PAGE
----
4 Signs of Over-Praising Your Children…And Finding Grace for Them

There is much that can discourage or tear down kids. It is important to praise our kids. So can it ever be unhealthy? Can we really "over-praise?"

How we praise our kids will impact how they grow up and their character. Today let's explore four unhealthy signs in our praising and what you can watch for. But we won't stop there...we'll also explore a better way as well as how to apply it in your parenting or mentoring/discipling. Whether you are a parent, grandparent, mentor, or a discipler of kids, this is worth a look.

Four Signs of Unhealthy Praise*

1. Self-Centered:  I did great, Mom!  The child is frequently praised individually so he forgets the contributions of others in the group or his team effort. Instead, he focuses on his plays, efforts, goals, etc. Listen for the pronouns of “Me and I” instead of “He, she, you, or we” in the child’s vocabulary.

2. Praise-Dependent:  “Do you like it mommy?”  The child is so used to hearing adults praise that he now depends on those accolades to jump start his effort and needs your approval for self-maintenance.

3. Expects Accolades:  “Aren’t you going to tell me, ‘Good job?’”  The child has heard your “Good job” so frequently that the praise no longer is meaningful. The child just expects you to say, “Atta boy!” regardless of whether it’s deserved.

4. Over-Competitive:   “But I’m better than her and got a higher grade.”  The child has heard praise so often and needs the accolades to maintain her own self-image. The danger is that the child can begins to tear others down to feel better about herself.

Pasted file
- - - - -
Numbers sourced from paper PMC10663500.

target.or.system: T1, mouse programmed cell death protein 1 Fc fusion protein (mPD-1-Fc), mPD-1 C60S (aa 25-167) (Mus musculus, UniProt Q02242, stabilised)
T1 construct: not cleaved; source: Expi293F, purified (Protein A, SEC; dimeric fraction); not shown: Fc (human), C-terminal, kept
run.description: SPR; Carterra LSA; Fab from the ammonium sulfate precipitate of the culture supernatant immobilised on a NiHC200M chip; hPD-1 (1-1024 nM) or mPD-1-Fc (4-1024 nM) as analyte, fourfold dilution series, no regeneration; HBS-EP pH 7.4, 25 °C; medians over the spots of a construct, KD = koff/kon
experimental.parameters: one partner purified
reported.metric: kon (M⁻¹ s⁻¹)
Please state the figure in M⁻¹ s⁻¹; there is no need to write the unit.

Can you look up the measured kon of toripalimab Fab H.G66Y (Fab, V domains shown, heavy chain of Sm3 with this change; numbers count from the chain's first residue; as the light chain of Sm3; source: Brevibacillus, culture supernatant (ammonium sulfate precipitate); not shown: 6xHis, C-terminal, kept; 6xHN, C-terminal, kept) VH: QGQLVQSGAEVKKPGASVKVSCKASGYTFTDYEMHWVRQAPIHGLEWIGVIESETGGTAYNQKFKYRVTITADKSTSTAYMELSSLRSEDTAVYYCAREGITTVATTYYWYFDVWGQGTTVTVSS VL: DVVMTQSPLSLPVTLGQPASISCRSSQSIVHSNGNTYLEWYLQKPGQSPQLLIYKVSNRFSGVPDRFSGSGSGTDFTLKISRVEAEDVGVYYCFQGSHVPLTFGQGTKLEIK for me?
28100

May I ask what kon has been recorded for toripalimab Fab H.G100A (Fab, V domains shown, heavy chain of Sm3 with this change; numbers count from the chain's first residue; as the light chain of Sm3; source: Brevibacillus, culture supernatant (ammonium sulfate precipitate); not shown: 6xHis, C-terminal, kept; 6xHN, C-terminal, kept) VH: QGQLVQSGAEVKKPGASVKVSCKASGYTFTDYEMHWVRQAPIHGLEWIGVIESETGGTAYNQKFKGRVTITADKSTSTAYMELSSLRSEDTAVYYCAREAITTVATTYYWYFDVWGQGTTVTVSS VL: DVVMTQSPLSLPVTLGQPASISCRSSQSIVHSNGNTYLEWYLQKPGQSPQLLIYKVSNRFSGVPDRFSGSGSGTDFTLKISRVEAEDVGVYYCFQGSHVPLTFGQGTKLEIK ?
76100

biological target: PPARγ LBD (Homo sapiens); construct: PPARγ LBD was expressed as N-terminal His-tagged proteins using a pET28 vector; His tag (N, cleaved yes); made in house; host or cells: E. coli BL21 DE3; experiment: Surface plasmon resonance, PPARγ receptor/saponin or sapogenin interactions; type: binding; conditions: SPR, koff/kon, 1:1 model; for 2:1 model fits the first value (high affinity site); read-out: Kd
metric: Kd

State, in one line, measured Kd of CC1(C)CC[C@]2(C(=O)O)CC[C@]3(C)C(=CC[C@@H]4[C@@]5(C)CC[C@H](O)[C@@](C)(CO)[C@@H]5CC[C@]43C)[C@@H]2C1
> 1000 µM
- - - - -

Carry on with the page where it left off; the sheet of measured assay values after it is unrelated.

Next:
A Parent's Best Lens

Our best "who we are" AND "who are kids are" is found in God's grace. That the message we live from as we parent, and the message we give our kids, is to rest in who we are as we rest in who God is. In the gospel there is new life and even forgiveness. We do not have to live from what we can do but from One who loves us greatly and gives generously.

This good news is that we are not just the sum of our parts nor our actions nor what others think of us. Parents are more than what their kids can be or achieve. Kids are more than the dreams of a parent, what their friends think of them, or even what the child him/herself may think.

In fact, God is so generous in what speaks into a life that what He gives is actually called grace, an unmerited generous favor toward us that comes just because He is who He is.

The result? Your value in life is transformed. With that grace, we can live with our eyes not just on ourselves and what we want...like the four areas above which can be summarized as too much focus on self, needing the affirmation of others, having to have recognition, or having to always win. Instead we can focus upon others and how we can serve them.

How to Not Over-Praise

What's your first step? We must live from grace if we wish to impart this to our kids. The result is that we share the gospel message in words and example, pointing our kids to God's grace in Jesus Christ. That they may have what we all desire, whether an adult or child: a life of freedom and fullness that can only be found in a God who loves them. May we, with our kids, all follow Jesus into that great reality.

But by the grace of God I am what I am, and his grace to me was not without effect. No, I worked harder than all of them—yet not I, but the grace of God that was with me. -1 Corinthians 15:10

How do you use praise? How do themes from your faith play out in your practice?

*Read about these four points at the original article here.
Photo by Josh Willink.

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